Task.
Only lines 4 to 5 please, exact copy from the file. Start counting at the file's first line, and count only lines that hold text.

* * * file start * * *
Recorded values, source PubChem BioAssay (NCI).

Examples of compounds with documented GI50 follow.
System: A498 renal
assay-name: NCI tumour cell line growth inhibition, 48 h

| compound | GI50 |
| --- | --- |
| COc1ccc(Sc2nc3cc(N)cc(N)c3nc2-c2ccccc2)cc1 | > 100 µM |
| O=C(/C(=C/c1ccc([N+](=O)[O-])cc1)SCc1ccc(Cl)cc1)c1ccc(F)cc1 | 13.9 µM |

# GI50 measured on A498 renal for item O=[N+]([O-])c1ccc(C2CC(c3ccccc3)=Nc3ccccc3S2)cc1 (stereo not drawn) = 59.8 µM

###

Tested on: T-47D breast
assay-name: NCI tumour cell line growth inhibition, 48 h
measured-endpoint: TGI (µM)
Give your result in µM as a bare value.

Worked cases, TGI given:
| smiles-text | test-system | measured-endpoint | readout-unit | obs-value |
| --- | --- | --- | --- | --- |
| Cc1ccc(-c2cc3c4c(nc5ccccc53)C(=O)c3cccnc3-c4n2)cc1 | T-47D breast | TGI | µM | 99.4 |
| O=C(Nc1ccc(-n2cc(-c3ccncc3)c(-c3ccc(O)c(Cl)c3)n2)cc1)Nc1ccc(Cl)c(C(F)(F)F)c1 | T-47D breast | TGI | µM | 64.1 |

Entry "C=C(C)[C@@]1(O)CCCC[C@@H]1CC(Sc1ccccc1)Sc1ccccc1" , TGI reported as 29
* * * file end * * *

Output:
assay-name: NCI tumour cell line growth inhibition, 48 h

| compound | GI50 |